Pike Research: 4.7 M Electric Car Charge Points by 2015

The automotive industry will reach a turning point during 2010, as it begins the gradual transition away from the internal combustion engine and toward electrification. According to a new report from Pike Research, this evolution will require the ongoing buildout of electric vehicle (EV) charging infrastructure, ranging from residential equipment to public, private and workplace charging stations.

The cleantech market intelligence firm forecasts that a total of 4.7 million such charge points will be installed worldwide during the period from 2010 to 2015.

“The success of hybrid vehicles in the 2000s gave drivers a taste for propulsion by electric power,” says senior analyst John Gartner, “and governments around the world are now highly focused on creating the charging infrastructure to support the arrival of EVs in significant numbers.” Gartner expects that by 2015, more than 3.1 million EVs, including plug-in hybrids and all-electric vehicles, will be sold worldwide.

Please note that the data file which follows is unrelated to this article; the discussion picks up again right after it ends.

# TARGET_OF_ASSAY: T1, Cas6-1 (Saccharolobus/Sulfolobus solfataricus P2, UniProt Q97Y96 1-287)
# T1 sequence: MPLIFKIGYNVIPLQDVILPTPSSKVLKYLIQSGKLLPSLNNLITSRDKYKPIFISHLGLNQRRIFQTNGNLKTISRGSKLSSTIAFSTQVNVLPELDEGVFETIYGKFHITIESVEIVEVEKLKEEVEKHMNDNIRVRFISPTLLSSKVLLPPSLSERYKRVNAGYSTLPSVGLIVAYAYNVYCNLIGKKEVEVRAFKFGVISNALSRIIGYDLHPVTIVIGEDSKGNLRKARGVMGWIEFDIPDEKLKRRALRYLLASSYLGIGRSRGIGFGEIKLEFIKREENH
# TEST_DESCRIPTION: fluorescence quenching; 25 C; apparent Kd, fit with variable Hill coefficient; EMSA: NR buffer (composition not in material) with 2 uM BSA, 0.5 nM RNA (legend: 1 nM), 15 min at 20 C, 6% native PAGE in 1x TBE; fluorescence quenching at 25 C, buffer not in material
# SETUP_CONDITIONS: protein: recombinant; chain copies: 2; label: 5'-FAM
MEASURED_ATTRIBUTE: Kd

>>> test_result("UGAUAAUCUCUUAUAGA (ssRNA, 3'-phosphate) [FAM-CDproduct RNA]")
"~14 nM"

Pike Research’s analysis indicates that the market for EV charging equipment is likely to become increasingly crowded by the end of 2011. While the initial wave of vendors was led by niche vendors such as AeroVironment, Better Place, Coulomb Technologies, and ECOtality, heavyweight technology players such as GE, Panasonic, Samsung, and Siemens are now making bold moves into the space.

Since initiating its coverage of the EV charging equipment sector in 2009, Pike Research has downgraded its forecast slightly to the current level of 4.7 million charge points installed between 2010 and 2015, from its original estimate of 5 million charging stations during that period. Gartner comments that this is due to a somewhat slower projected rate of sales for EVs, in addition to the continued lack of a clear business model for public charging stations. “The economics of selling a few kilowatt hours per charge are very challenging, and as such we anticipate that public charging station deployments will be driven mainly by government initiatives over the next several years.”

comments powered by Disqus